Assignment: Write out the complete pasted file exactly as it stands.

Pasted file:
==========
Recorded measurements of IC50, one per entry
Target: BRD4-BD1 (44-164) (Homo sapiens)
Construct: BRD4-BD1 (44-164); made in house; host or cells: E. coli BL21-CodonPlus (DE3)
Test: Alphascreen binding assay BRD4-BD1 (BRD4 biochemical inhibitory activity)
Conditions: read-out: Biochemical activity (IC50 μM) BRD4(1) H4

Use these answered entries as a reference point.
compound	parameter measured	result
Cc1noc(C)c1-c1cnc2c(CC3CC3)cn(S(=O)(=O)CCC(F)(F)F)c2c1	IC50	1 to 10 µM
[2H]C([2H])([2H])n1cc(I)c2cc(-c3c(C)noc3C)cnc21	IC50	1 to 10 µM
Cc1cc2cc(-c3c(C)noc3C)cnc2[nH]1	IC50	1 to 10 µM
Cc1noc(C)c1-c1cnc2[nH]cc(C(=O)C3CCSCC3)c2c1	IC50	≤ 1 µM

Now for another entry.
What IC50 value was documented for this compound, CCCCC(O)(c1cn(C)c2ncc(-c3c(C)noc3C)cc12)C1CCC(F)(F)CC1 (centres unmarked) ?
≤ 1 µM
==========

Recorded measurements of IC50, one per entry
Target: BRD4-BD1 (44-164) (Homo sapiens)
Construct: BRD4-BD1 (44-164); made in house; host or cells: E. coli BL21-CodonPlus (DE3)
Test: Alphascreen binding assay BRD4-BD1 (BRD4 biochemical inhibitory activity)
Conditions: read-out: Biochemical activity (IC50 μM) BRD4(1) H4

Use these answered entries as a reference point.
compound	parameter measured	result
Cc1noc(C)c1-c1cnc2c(CC3CC3)cn(S(=O)(=O)CCC(F)(F)F)c2c1	IC50	1 to 10 µM
[2H]C([2H])([2H])n1cc(I)c2cc(-c3c(C)noc3C)cnc21	IC50	1 to 10 µM
Cc1cc2cc(-c3c(C)noc3C)cnc2[nH]1	IC50	1 to 10 µM
Cc1noc(C)c1-c1cnc2[nH]cc(C(=O)C3CCSCC3)c2c1	IC50	≤ 1 µM

Now for another entry.
What IC50 value was documented for this compound, CCCCC(O)(c1cn(C)c2ncc(-c3c(C)noc3C)cc12)C1CCC(F)(F)CC1 (centres unmarked) ?
≤ 1 µM